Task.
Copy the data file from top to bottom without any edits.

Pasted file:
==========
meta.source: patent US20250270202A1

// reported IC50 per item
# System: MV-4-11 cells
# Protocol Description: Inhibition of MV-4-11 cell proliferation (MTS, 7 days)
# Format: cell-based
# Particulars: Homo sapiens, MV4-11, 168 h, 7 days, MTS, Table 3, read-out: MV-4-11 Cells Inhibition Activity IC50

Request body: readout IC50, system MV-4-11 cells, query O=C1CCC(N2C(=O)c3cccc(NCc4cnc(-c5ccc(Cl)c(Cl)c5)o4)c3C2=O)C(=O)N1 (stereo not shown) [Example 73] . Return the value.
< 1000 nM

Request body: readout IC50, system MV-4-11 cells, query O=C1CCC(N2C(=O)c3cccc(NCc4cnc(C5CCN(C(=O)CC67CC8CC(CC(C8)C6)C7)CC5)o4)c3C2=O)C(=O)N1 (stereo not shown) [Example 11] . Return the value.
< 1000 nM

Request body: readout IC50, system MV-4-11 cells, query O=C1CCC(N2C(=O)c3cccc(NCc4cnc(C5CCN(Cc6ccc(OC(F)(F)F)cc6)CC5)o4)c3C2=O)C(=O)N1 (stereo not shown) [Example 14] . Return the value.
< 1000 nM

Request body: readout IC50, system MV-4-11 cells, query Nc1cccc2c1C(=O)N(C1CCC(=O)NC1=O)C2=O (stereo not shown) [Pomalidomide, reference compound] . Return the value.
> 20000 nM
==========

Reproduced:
meta.source: patent US20250270202A1

// reported IC50 per item
# System: MV-4-11 cells
# Protocol Description: Inhibition of MV-4-11 cell proliferation (MTS, 7 days)
# Format: cell-based
# Particulars: Homo sapiens, MV4-11, 168 h, 7 days, MTS, Table 3, read-out: MV-4-11 Cells Inhibition Activity IC50

Request body: readout IC50, system MV-4-11 cells, query O=C1CCC(N2C(=O)c3cccc(NCc4cnc(-c5ccc(Cl)c(Cl)c5)o4)c3C2=O)C(=O)N1 (stereo not shown) [Example 73] . Return the value.
< 1000 nM

Request body: readout IC50, system MV-4-11 cells, query O=C1CCC(N2C(=O)c3cccc(NCc4cnc(C5CCN(C(=O)CC67CC8CC(CC(C8)C6)C7)CC5)o4)c3C2=O)C(=O)N1 (stereo not shown) [Example 11] . Return the value.
< 1000 nM

Request body: readout IC50, system MV-4-11 cells, query O=C1CCC(N2C(=O)c3cccc(NCc4cnc(C5CCN(Cc6ccc(OC(F)(F)F)cc6)CC5)o4)c3C2=O)C(=O)N1 (stereo not shown) [Example 14] . Return the value.
< 1000 nM

Request body: readout IC50, system MV-4-11 cells, query Nc1cccc2c1C(=O)N(C1CCC(=O)NC1=O)C2=O (stereo not shown) [Pomalidomide, reference compound] . Return the value.
> 20000 nM